Another example of a lion hunt by Kirstein, 'one of the treasures which go to make up the Queen’s collection’…`a sumptuous relic of the Regency of George IV,' set under a piece of rock crystal, was mounted by the London goldsmith John Northam, 1813-14 (Charles Truman, Eighteenth Century Gold Boxes of Europe, Woodbridge Suffolk, 1990, p. 288 and 394 and 441).
1`témoigne de l'extraordinaire talent de modeleur de Kirstein et de sa maîtrise de la technique de la fonte à la cire perdue', from Deux Siècles d’Orfèvrerie a Strasbourg, XVIIIe-XIX Siècles dans les collections du musée des Arts Décoratifs, Strasbourg, 2004, p. 72.
2 Hans Haug, Inventaire des collections publiques françaises L’orfèvrerie de Strasbourg dans les collections publiques Françaises, Palais du Louvre 1978, p. 157
A pair of Romanian silver-gilt octagonal dishes, circa 1640 Made by Andreas Eckhardt, these striking dishes are thought to have been engraved with the arms, coronet and motto of Achatius Barcsai, Prime Minister of Transylvania in 1658, almost 20 years after their creation. Estimate: £20,000 – 30,000.
Lot 69. A pair of Romanian silver-gilt octagonal dishes, Andreas Eckhardt, Sibiu (Hermannstadt), circa 1640. Estimate: £20,000 – 30,000. Photo: Sotheby's.
Note: The inscriptions on the bosses read: ‘ACHA : BAR : D : G : PRI : TRAN : PAR : RE : HVN : DOTE : SIC : COMES:’ (Achativs Barcsai Dei Gratia Princeps Transsilvaniae Partium Regni Hungariae Dominus Siculorum Comes.)
It is possible that the Barcsai arms which were engraved around 1659, coinciding with Achatius Barcsai becoming prime minister of Transylvania in 1658, are slightly later than the dish itself. The goldsmith is first recorded working in 1602 and to have made an item 57 years later would have been unusual for those times. Another silver-gilt example, engraved with the Barcsai arms, was sold Sotheby's Geneva, 12 November 1990, lot 137.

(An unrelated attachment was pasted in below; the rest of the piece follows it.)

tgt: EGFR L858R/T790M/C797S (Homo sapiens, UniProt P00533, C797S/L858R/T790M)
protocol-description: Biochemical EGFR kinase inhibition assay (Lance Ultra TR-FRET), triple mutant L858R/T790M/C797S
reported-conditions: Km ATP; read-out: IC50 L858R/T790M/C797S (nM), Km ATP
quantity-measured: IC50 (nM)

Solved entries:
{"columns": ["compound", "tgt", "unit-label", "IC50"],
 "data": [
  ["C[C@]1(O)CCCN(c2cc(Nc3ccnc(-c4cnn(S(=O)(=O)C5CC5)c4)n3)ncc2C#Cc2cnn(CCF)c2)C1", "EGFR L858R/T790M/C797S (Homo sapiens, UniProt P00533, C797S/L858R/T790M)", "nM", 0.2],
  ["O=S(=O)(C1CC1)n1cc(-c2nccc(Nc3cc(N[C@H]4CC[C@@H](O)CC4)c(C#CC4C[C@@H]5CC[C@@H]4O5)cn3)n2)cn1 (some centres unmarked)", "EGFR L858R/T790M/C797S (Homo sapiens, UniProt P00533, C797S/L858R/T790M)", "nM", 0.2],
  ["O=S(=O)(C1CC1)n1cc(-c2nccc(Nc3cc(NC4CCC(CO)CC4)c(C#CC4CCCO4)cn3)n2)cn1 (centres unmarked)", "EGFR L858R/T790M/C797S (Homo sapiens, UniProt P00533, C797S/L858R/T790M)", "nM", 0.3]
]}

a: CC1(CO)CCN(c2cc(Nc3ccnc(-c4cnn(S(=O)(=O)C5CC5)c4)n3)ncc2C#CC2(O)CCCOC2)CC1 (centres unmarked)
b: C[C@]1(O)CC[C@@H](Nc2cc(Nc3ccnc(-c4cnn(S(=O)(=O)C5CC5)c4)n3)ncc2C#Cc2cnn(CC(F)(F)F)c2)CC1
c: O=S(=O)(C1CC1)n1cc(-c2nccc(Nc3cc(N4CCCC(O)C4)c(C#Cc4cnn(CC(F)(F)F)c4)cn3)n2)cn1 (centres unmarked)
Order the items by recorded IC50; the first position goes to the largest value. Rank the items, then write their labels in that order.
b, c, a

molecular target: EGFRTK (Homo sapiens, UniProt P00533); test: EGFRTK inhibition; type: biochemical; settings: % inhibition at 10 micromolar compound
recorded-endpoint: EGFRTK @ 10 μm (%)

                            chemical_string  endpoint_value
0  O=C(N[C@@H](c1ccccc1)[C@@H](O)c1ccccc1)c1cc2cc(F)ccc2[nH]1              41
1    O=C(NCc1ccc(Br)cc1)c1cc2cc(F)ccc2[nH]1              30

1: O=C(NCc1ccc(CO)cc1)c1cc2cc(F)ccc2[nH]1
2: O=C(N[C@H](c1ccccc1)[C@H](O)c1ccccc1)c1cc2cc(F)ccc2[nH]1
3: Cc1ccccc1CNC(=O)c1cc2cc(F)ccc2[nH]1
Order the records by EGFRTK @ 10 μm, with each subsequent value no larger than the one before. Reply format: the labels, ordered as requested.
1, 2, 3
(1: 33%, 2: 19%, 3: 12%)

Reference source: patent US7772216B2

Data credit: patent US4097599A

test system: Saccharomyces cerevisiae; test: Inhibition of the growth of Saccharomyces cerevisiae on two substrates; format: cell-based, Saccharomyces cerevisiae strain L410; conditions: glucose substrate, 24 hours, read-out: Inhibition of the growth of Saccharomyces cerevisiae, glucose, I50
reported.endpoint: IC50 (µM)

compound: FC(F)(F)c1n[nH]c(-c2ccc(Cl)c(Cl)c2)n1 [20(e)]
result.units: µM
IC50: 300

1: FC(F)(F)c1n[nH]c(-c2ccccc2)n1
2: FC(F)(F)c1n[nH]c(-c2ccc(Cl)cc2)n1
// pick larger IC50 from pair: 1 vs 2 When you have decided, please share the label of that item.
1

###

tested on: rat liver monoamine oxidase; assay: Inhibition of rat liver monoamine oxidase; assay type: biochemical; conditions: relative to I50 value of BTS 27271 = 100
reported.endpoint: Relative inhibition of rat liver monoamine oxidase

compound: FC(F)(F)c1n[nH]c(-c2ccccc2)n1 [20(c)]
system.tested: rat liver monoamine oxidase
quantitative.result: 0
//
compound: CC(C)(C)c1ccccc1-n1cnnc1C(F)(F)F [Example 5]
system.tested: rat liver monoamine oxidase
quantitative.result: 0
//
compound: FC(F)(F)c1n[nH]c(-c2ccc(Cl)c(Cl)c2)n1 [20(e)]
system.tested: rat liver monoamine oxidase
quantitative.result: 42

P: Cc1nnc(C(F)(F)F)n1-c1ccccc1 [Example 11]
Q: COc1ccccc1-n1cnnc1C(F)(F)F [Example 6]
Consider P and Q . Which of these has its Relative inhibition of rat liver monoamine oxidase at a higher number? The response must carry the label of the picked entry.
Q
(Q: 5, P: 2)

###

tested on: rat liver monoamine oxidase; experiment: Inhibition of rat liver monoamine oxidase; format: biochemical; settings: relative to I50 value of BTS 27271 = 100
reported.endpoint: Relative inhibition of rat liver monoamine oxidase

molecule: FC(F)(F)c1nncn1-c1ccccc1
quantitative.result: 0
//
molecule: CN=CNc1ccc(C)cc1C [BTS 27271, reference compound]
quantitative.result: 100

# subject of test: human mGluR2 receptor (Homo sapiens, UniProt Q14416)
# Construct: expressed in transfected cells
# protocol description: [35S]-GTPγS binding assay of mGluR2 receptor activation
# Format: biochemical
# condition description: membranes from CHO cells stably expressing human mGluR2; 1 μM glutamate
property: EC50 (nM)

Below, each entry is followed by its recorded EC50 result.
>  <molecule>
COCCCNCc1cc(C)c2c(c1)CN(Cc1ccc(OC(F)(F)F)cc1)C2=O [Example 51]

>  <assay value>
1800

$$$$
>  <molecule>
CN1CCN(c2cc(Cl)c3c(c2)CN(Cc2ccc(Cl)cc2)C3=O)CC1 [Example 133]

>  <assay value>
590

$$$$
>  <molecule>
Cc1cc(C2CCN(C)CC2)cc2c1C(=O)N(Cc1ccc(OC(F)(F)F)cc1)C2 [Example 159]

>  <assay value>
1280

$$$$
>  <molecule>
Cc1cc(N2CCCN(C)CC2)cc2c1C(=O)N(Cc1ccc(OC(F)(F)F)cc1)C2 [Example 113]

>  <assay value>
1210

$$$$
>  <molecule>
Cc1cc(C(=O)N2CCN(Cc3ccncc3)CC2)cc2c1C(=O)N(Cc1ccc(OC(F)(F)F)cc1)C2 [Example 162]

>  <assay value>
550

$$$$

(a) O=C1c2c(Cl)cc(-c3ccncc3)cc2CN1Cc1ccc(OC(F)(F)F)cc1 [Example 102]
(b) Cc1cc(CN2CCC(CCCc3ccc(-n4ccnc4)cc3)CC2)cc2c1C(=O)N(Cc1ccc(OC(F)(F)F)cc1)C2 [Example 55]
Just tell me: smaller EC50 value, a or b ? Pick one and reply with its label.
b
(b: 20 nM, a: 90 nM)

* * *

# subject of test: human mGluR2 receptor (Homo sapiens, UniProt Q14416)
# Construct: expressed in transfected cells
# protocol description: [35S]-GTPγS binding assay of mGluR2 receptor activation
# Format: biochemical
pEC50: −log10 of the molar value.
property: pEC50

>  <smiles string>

The later inscription that reads: ‘ESTERHÁZY MORICZ KÁROLYI MARGIT 1918 MÁRCZIUS 23.’ refers to the marriage (23 March 1918) of Moritz Graf Esterházy (otherwise Móric Esterházy de Galantha), 1881-1960, and Margit Karolyi, 1896-1975.
Esterházy, the son of Miklós Esterházy (1855-1925) and his wife Franziska (née von Schwarzenberg), 1861-1951, was briefly Prime Minister of Hungary towards the end of the First World War. He afterwards remained in politics but was ultimately arrested in 1944 by the Gestapo for failing to support the German occupation. He was deported to Mauthausen concentration camp, from which he was liberated in 1945, but upon his return to Hungary was arrested by the Communists. He was able to leave his native country for Austria in 1956.
An impressive coloured diamond necklace, circa 1910 Designed as a line of bows millegrain-set with circular-cut diamonds, this exquisite necklace features front suspending swags and pendent floral motifs set with cushion-shaped diamonds of yellow tint. Estimate: £240,000-£280,000.
Lot 134. An impressive diamond necklace, in the 'Garland Style', early 20th century. Estimate: £240,000-£280,000. Photo: Sotheby's.
Designed as a line of bows millegrain-set with circular-cut diamonds, the front suspending swags and pendent floral motifs set with cushion-shaped diamonds of yellow tint, length approximately 395mm, composite.
Note: The closing years of the 19th century to the beginning of World War I were years of largely peaceful affluence, characterised by the elegance and extravagance of its cosmopolitan elite and known as 'La Belle Epoque'. During this era, jewellery developed a distinctly elegant style under the guidance of tastemakers such as Louis Cartier. This so-called 'Garland Style' drew from the rich visual vocabulary of 18th century French ornament, adapting motifs such as laurel wreaths, floral swags, ribbon bows and tassels to create jewels of opulent, yet delicate and refined beauty, perfectly suited to the pageantry on display at court and the many glamorous balls and events that populated the social calendar. Jewels in the Garland style owe their lightness of touch to the introduction of platinum, the strength and rigidity of which allowed jewellers to create highly intricate and attenuated forms without sacrificing structural integrity. The whiteness of platinum, particularly paired with diamonds and pearls, matched this jewellery perfectly to the pastel colour schemes favoured by the fashionable couturiers of the day.
The design of the present necklace, distributing its wealth of diamonds within an intricate arrangement of swags, bows and floral motifs, achieves an elegance and refinement that perfectly embodies this seminal style.